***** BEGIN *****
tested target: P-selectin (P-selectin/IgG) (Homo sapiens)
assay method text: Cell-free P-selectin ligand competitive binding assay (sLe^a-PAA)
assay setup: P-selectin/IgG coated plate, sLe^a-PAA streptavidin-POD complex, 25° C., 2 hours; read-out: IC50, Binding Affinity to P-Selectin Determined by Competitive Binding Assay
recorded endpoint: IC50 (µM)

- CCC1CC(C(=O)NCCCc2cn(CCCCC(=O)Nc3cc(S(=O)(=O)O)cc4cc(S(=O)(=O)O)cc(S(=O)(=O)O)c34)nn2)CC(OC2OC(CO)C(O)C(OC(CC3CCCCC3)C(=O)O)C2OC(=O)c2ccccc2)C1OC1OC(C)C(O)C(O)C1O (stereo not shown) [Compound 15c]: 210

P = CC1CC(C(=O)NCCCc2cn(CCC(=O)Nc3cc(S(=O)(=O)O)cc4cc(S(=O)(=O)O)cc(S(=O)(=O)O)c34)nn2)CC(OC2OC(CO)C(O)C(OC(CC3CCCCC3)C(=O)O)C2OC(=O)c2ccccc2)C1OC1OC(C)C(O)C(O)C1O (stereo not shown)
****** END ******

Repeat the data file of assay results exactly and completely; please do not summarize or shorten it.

tested target: P-selectin (P-selectin/IgG) (Homo sapiens)
assay method text: Cell-free P-selectin ligand competitive binding assay (sLe^a-PAA)
assay setup: P-selectin/IgG coated plate, sLe^a-PAA streptavidin-POD complex, 25° C., 2 hours; read-out: IC50, Binding Affinity to P-Selectin Determined by Competitive Binding Assay
recorded endpoint: IC50 (µM)

- CCC1CC(C(=O)NCCCc2cn(CCCCC(=O)Nc3cc(S(=O)(=O)O)cc4cc(S(=O)(=O)O)cc(S(=O)(=O)O)c34)nn2)CC(OC2OC(CO)C(O)C(OC(CC3CCCCC3)C(=O)O)C2OC(=O)c2ccccc2)C1OC1OC(C)C(O)C(O)C1O (stereo not shown) [Compound 15c]: 210

P = CC1CC(C(=O)NCCCc2cn(CCC(=O)Nc3cc(S(=O)(=O)O)cc4cc(S(=O)(=O)O)cc(S(=O)(=O)O)c34)nn2)CC(OC2OC(CO)C(O)C(OC(CC3CCCCC3)C(=O)O)C2OC(=O)c2ccccc2)C1OC1OC(C)C(O)C(O)C1O (stereo not shown)